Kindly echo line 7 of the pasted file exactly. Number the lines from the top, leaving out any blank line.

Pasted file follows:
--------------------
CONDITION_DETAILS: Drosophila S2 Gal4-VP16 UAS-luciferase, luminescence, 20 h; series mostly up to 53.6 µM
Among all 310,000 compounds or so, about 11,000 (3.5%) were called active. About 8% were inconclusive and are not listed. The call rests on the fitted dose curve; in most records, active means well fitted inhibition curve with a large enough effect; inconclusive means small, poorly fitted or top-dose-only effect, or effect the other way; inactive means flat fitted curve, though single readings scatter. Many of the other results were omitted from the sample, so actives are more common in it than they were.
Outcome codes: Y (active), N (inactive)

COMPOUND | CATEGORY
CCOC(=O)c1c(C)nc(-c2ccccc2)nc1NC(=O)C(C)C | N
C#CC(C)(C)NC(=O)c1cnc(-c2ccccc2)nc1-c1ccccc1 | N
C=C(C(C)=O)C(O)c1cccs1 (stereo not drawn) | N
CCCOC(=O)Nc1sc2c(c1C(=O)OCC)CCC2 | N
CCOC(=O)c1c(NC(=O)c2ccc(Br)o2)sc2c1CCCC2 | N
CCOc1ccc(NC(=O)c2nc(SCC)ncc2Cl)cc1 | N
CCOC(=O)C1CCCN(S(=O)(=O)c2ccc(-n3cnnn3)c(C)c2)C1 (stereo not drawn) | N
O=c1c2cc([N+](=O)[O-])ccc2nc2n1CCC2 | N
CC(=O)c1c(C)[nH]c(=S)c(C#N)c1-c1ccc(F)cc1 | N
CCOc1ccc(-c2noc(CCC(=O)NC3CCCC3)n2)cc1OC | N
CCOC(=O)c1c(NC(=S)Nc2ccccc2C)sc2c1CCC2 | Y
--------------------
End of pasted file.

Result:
C=C(C(C)=O)C(O)c1cccs1 (stereo not drawn) | N